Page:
Give Yourself Time to Heal (But Don't Stay in Camp Too Long)


Letting go also means accepting the reality that, you don’t really “get over” a severe loss. Your life really won’t be the same.


Heal me, LORD, and I will be healed; save me and I will be saved,

for you are the one I praise. 

— Jeremiah 17:14 NIV


Letting go essentially means giving up on getting your own way in life—loosening your grip on the way you thought it was supposed to be. If you insist on dictating the terms of your comfort and your restoration, you may be missing the God Who sees you and comes to you in unexpected forms.

Letting go also means accepting the reality that, you don’t really “get over” a severe loss. Your life really won’t be the same. What you have lost through your hard times really can’t be replaced—not if it was truly important to you. You can be restored. Life can be good again, even if it won’t be the same.

Bill Ritter, a Methodist minister whose grown son committed suicide, expresses this reality poignantly:

“Some people go through a crisis and say, “I’ve got to get back to my old self.” But that’s a fruitless quest. You will never get back to your “old self.” For the crisis has taken your “old self” with it. You can never get it back, ever, but that doesn’t mean you can’t come out with something. For one of the strangest, yet most sublime, facts of human existence is that something beneficial can often be harvested from life’s most devastating experiences. Bill Ritter, Take the Dimness of My Soul Away: Healing After a Loved One’s Suicide” (Harrisburg, Pa.: Morehouse, 2004), 62.

My sister Twyla brought this truth vividly home to me when she compared the experience of trauma to living in a war zone. In war, everything you do is geared to survival. You are constantly in crisis, constantly running on adrenaline, slogging through rice paddies or deserts with your meager belongings in little carts or strapped to your back, dodging bullets, crawling on your belly, doing whatever you must to survive.

Then comes the time when you’ve finally escaped, and you find yourself in a refugee camp. You’re not home, you’re not in your final destination, and your problems are far from resolved. At least you have a place to lay down your burdens for a little while. The primary trauma is over. When you reach that point, you face both great grace and a great danger, because this place of respite is just what you need to begin to heal. You can breathe a little easier. You can smile again (sometimes) and organize your thoughts. 

When you reach that point—when the all-consuming tasks of dealing with trauma are behind you, even for a while, it’s important to take the time to rest. You need the chance to breathe, and the God Who sees you will provide you that time. That’s the grace. But what’s the danger? The danger is that you could get too comfortable in camp and miss out on God’s full restoration.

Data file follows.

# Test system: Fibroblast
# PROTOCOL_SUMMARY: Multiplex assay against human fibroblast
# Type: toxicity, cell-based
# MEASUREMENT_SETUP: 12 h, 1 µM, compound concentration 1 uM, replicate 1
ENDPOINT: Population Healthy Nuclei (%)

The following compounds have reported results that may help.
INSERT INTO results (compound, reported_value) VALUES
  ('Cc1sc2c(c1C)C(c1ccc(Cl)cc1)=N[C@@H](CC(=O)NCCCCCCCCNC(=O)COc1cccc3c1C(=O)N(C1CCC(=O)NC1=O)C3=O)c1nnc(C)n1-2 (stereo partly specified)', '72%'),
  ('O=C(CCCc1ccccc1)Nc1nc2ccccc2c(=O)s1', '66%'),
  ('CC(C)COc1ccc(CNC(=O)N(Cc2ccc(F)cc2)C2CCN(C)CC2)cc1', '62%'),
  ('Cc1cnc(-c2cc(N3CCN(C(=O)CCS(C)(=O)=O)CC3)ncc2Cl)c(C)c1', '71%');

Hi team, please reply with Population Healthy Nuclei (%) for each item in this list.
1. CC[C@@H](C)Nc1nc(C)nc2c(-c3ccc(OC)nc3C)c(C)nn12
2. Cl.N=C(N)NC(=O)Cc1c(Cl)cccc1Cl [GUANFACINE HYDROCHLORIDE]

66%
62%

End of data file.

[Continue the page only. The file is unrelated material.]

Once you find a little bit of safety, a little bit of comfort, a little taste of normal, you can find yourself hesitant to risk any more. So you stay in the refugee camp and refuse to budge. You become like the Jews who stayed in Babylon instead of returning to Jerusalem or the leaders who became distracted in building God’s temple. You’ve been traumatized once, and you just can’t bear the thought that it could happen again. Everything in you tells you to hunker down, to cut your losses, to settle for a little bit of happiness. So that’s when you need to act counter intuitively. You need to pick up your life again and move on down the road. You need to choose the discipline of restoration.

Accept the Discipline of Restoration

The truth is, there are times when I’d rather do almost anything than discipline myself to do the work of recovery from a hard time in my life. The nature of the work required for recovery can be surprising. We may not even think of them as disciplines until we begin to try them in the wake of a trauma.

Tomorrow I will suggest nine disciplines that help me walk a steady path when the earth shifts beneath my feet. Each one is rooted in Scripture. Sometimes I feel double grief for a broken hearted person who wants to know as my friend, Mona, did, “When will this horrific pain go away?” I wish I could pick her up and move her past the hard work ahead of her. I know that as she accepts the discipline of restoration, slowly, very slowly but surely, she will not only experience a break in the horrific pain but she will grow deeply in her intimacy with Jesus. Is the earth shifting beneath your feet? Ask the Lord to prepare you to hear only His truth in these disciplines and direct each of your steps as He redeems your pain His way.


As a maid waits on her mistress, we wait on You, serving You with full expectation that You will provide for our every need. Show us how to live redemptively in this broken world, especially when it is our own world that is broken.


Adapted from: The God Who Sees You: Look to Him When You Feel Discouraged, Forgotten, or Invisible by Tammy Maltby; David C. Cook, 2012

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